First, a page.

I was very young when I first saw the movie Lamhe where the sultry dessert beauty Sri Devi captures the heart of a very young Anil Kapoor. The movie created an aura of royalty around Jaisalmer. A feeling of timelessness that stretches across the vast expanse of its desserts, of untold tales and haunting melodies. This fascination stayed with me through the years and in 2015 when I got a chance to visit this fanciful land, I jumped at the opportunity.
It was February when I landed in Jodhpur and set off for a long drive through rural Rajasthan to the city of Jaisalmer. The fact that there is no airport in the city made it all seem very Armour of Goddish to me. Like we were on some mission to unravel stories buried underneath the dunes of these desserts. But none of these could have prepared me for the experiences of walking through a ghost town and playing hide and seek among the pillars of the royal cenotaphs. I must confess that I had very little idea about what to expect from these places when they were suggested by our tour guide. I always was somewhat lazy in doing my homework.
We started our first day in Jaisalmer by visiting the Bara Bagh, which literally means ‘Big Garden’. But this was no ordinary garden as we could not find any flowers or trees there. Instead what greeted us was a cluster of many beautifully carved cenotaphs. Cenotaphs, as I learnt later, are memorials built over a site of cremation. These were built in memory of Maharaja Jaisingh II by his son Lunkarna. Jaisingh wanted to build a dam and a lake in this dessert region. However, before the work on these could be complete he passed away. After him, many following rulers from the Bhatti family built cenotaphs here as well.
Each has an idol of the king and many others surrounding it representing his queens. The setting of these carved dome like structures set against the barren land made for an idyllic landscape for photography. Standing inside these dome structure, one can almost catch whispers of old tales carried by the dessert wind rushing amidst the pillars.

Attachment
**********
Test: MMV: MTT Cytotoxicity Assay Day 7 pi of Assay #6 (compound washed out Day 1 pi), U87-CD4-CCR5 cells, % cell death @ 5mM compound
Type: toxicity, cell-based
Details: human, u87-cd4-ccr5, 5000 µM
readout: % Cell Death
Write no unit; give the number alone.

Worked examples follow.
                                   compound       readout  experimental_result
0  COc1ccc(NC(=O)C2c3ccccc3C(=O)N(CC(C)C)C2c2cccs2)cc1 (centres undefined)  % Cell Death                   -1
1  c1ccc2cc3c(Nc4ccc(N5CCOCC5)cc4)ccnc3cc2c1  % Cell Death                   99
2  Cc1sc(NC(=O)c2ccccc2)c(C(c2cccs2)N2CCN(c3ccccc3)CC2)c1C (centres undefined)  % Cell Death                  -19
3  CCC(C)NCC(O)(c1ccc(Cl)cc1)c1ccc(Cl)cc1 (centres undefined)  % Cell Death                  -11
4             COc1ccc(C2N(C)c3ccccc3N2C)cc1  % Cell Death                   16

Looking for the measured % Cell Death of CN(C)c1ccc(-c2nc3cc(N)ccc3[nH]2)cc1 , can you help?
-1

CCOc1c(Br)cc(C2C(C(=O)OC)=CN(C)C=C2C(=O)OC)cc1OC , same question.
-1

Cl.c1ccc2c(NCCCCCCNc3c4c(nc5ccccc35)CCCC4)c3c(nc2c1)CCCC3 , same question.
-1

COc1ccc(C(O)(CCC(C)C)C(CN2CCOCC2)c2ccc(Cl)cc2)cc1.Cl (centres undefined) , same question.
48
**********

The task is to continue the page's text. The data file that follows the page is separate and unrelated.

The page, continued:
Leaving the Royal Cenotaphs behind we made our way towards another interesting spot, almost 18 kms outside the Jaisalmer city. As our driver slowed to a stop, we stepped out of our car curiously looking around at what looked like a set of randomly broken mud walls. As we stepped inside the ruins we were informed that this was no ordinary place, but the haunted abandoned village of Kuldhara.
The thrill of stepping into a ghost village seized us as we walked on and saw small neatly laid out mud houses, broken and yet preserved by nature over centuries.
We explored the ruined village at our own pace. It was a very well planned village with neat rows of houses, water storage area, a lone temple and even some artefacts and bullock-carts preserved by the archaeological department.
Legend has it that this was once a prosperous village, a part of 50 villages in the kingdom of Maharaja Jai Singh, but was abandoned due to extreme and harsh tax demands and atrocities by his minster Salim Singh. Some even say that the neighbouring villages were destroyed by frequent earthquakes.
But the most interesting story was told by our photographer. Apparently, the village head man had a beautiful daughter who had caught the fancy of the minister Salim Singh. Known for his cruel taxation, Salim Singh demanded to be wedded to the girl or the village would face severe taxes. He gave the headman five days to think about it. Troubled by his evil intentions, the village headman consulted the heads of neighbouring villages and decided to abandon the village. As the fourth day drew to a close, all the residents of the village and its neighbouring 50 settlements, packed their belongings and disappeared under the cover of a moonless night, never to be found again. The village has been vacant ever since, closely guarding the secret of this mass disappearance. As we left the Kuldhara village, we were all quiet, lost in our thoughts, wondering about times gone by and lives that were so different from ours.
My desert exploration continued over the next 2 days that I spent there. Follow my blog to read about my adventures in the city of havelis and the mystic dancers of the desert.